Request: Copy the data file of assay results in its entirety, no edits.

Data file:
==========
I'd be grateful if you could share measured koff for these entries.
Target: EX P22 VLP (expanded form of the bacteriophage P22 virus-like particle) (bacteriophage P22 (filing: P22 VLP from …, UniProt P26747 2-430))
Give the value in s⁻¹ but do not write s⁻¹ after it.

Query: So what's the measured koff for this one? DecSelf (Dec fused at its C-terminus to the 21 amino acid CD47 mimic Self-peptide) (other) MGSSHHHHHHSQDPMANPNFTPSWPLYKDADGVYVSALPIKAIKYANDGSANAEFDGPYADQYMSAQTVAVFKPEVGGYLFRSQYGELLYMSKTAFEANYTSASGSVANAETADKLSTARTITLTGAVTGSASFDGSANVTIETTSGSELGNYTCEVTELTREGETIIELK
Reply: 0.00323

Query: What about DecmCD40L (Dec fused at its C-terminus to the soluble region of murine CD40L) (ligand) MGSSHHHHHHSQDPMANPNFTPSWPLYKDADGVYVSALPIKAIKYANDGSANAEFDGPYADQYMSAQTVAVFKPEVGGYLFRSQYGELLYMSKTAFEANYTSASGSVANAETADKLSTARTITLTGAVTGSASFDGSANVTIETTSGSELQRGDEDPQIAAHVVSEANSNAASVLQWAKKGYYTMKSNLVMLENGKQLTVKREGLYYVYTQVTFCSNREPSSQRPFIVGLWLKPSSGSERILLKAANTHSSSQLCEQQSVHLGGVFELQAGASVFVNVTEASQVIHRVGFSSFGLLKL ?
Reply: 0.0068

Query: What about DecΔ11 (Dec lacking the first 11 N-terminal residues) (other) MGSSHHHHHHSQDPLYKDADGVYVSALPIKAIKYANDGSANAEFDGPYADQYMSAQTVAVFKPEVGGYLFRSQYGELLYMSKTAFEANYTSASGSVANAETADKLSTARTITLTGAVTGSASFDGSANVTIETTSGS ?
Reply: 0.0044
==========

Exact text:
I'd be grateful if you could share measured koff for these entries.
Target: EX P22 VLP (expanded form of the bacteriophage P22 virus-like particle) (bacteriophage P22 (filing: P22 VLP from …, UniProt P26747 2-430))
Give the value in s⁻¹ but do not write s⁻¹ after it.

Query: So what's the measured koff for this one? DecSelf (Dec fused at its C-terminus to the 21 amino acid CD47 mimic Self-peptide) (other) MGSSHHHHHHSQDPMANPNFTPSWPLYKDADGVYVSALPIKAIKYANDGSANAEFDGPYADQYMSAQTVAVFKPEVGGYLFRSQYGELLYMSKTAFEANYTSASGSVANAETADKLSTARTITLTGAVTGSASFDGSANVTIETTSGSELGNYTCEVTELTREGETIIELK
Reply: 0.00323

Query: What about DecmCD40L (Dec fused at its C-terminus to the soluble region of murine CD40L) (ligand) MGSSHHHHHHSQDPMANPNFTPSWPLYKDADGVYVSALPIKAIKYANDGSANAEFDGPYADQYMSAQTVAVFKPEVGGYLFRSQYGELLYMSKTAFEANYTSASGSVANAETADKLSTARTITLTGAVTGSASFDGSANVTIETTSGSELQRGDEDPQIAAHVVSEANSNAASVLQWAKKGYYTMKSNLVMLENGKQLTVKREGLYYVYTQVTFCSNREPSSQRPFIVGLWLKPSSGSERILLKAANTHSSSQLCEQQSVHLGGVFELQAGASVFVNVTEASQVIHRVGFSSFGLLKL ?
Reply: 0.0068

Query: What about DecΔ11 (Dec lacking the first 11 N-terminal residues) (other) MGSSHHHHHHSQDPLYKDADGVYVSALPIKAIKYANDGSANAEFDGPYADQYMSAQTVAVFKPEVGGYLFRSQYGELLYMSKTAFEANYTSASGSVANAETADKLSTARTITLTGAVTGSASFDGSANVTIETTSGS ?
Reply: 0.0044